Pawtucket’s Arts and Culture Commission hosts a major exhibit of the work of 90-year-old internationally acclaimed artist Mihail Simeonov, running from September 19 through December 31. An opening reception to meet Mihail will be held at Pawtucket City Hall, Thursday, September 19 at 4:30pm, 137 Roosevelt Ave, Pawtucket.
Pawtucket Mayor Donald R. Grebien says, “As a city committed to art, design and innovation, we are delighted to be able to share the work of such an important artist. Bridging cultures, aesthetic worlds and ideas, Mihail’s work is both visually stunning and deeply rooted in history. He is remarkable for his continued innovation and relevance in contemporary art.”
Cast the Sleeping Elephant
Although the 90-year-old Pawtucket resident has been practicing his craft for more than 75 years, with major public monuments in Bulgaria and Tunisia, he is best known for his life-size bull elephant bronze sculpture at the United Nations (UN).
In 1980, after several years of planning and work on a breakthrough idea, Mihail traveled to Kenya, where, with the help of the country’s Ministry of Wildlife, he took a cast of a live elephant bull in the wild. The elephant survived the 72-minute process completely unharmed. From that live cast, Mihail created the Cast the Sleeping Elephant bronze, an over-life size sculpture. The sculpture was officially inaugurated by Secretary General Kofi Annan and installed at the United Nation’s headquarters in New York City in 1998, where it continues to serve as a symbol of man’s dedication to preserving all living creatures.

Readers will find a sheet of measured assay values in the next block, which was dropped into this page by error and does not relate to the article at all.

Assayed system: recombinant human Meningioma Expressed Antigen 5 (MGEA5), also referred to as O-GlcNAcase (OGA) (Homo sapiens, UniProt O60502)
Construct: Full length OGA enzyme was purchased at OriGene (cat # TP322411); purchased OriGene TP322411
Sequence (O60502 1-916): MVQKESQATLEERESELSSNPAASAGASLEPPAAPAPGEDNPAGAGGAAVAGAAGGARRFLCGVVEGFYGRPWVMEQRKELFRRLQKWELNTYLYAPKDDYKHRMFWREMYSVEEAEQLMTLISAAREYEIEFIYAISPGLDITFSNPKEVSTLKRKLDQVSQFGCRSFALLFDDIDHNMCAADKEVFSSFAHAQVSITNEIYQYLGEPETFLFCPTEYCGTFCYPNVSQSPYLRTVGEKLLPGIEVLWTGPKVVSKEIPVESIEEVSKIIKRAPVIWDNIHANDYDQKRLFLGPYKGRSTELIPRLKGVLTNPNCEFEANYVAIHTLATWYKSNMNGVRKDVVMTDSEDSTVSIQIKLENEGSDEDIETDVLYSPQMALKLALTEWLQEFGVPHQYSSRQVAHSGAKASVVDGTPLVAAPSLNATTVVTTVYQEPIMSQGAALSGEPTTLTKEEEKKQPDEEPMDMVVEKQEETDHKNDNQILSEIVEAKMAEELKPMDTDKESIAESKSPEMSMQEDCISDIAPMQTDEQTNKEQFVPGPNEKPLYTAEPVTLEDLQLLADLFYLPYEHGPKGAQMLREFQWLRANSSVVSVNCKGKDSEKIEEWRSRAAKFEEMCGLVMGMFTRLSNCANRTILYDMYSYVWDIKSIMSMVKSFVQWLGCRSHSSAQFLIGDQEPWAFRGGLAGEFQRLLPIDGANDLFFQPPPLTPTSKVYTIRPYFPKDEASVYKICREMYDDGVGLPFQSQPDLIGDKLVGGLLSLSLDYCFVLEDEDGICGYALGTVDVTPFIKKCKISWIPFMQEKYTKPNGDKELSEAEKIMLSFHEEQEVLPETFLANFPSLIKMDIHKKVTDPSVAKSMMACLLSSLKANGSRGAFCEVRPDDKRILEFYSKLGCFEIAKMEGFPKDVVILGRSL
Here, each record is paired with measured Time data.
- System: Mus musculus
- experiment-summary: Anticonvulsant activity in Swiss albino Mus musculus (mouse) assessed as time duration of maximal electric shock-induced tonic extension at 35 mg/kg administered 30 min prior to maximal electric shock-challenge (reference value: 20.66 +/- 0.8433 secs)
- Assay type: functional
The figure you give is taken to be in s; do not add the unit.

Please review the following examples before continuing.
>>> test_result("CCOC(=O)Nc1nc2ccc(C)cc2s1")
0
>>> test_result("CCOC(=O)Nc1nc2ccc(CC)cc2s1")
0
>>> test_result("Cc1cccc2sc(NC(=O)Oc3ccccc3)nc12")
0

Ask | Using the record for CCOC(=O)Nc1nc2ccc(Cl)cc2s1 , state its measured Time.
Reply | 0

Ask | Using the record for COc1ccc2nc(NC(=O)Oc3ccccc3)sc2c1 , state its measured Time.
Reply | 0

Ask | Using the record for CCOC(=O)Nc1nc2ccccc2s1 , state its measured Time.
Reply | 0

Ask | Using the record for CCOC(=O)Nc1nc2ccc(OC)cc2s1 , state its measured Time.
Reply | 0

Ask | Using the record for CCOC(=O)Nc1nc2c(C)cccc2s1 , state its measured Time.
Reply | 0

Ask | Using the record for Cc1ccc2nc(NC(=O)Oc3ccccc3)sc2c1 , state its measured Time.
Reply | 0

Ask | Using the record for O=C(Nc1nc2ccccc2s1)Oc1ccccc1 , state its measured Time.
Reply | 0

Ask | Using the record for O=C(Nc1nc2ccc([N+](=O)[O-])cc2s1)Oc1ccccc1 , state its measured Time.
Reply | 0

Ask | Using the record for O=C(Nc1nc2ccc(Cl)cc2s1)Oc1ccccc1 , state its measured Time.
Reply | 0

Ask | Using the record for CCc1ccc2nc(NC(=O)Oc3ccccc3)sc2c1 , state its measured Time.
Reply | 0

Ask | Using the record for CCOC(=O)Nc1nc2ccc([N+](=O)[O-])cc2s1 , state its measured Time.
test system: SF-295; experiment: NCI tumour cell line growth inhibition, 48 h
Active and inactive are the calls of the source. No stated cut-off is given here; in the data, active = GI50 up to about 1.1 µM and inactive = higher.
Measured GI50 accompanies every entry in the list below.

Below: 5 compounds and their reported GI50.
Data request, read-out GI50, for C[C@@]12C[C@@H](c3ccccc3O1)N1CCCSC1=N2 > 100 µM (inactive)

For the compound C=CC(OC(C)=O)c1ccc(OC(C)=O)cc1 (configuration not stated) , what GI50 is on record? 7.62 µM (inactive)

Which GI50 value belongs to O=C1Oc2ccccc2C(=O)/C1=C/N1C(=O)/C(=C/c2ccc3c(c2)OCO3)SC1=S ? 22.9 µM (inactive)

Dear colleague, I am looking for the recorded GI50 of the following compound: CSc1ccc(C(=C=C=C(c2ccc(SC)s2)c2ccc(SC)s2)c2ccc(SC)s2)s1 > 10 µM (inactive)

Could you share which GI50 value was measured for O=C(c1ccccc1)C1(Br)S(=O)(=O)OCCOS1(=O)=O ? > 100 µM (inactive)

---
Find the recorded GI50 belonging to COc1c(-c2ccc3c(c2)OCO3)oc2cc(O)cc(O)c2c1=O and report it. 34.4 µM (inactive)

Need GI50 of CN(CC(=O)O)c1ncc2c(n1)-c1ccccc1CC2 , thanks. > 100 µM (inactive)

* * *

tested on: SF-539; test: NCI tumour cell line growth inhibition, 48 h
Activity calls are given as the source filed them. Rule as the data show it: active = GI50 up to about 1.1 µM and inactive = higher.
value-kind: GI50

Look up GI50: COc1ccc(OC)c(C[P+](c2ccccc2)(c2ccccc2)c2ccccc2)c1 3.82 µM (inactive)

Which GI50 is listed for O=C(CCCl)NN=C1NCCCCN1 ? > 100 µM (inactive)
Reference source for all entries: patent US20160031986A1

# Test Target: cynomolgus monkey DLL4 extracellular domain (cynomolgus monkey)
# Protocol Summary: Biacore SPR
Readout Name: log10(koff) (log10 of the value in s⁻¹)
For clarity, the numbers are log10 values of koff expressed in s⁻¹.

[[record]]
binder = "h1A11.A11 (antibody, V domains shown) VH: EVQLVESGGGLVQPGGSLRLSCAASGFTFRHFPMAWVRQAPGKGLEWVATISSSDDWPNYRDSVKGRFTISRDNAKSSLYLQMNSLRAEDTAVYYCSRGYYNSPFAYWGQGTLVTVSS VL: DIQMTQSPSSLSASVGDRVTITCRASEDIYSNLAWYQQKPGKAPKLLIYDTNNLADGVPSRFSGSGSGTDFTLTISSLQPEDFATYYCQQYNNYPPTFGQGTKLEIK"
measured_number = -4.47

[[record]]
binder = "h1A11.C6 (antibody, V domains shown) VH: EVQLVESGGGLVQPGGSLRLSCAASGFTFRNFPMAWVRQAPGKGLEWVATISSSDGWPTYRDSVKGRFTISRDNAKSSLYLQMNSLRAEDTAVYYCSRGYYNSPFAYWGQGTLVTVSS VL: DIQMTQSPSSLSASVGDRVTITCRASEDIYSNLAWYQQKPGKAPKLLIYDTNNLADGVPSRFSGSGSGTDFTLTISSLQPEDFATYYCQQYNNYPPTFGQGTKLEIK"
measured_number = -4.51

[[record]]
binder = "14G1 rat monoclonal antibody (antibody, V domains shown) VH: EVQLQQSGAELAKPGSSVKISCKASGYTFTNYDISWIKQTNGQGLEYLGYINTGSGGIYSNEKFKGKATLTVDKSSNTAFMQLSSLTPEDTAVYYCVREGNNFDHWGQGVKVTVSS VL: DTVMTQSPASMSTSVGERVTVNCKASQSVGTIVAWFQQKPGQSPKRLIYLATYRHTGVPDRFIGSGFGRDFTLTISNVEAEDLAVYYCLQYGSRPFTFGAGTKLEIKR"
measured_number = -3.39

Mihail says his bronze elephant is a symbol of the importance to protect all wildlife and it is aptly placed at the United Nations, the home of all nations.
Extraordinary Impact on Contemporary Art
According to Iana Simeonov, Mihail’s daughter and a former art dealer and critic, the Pawtucket exhibition showcases several distinct but related bodies of Mihail’s work in a range of media, including bronze, painting and drawing. The works illustrate how the artist continues to evolve artistically, elaborating on themes which have compelled and fascinated him since the 1960s.
“Mihail’s 75 years as artist have not only been prolific, but extraordinary in terms of their contribution to the history and vitality of contemporary art,” says Simeonov.
Mihail acknowledges that he has never had an exhibit at City Hall. “It’s highly unusual,” he says, admitting that he feels “grateful and happy.”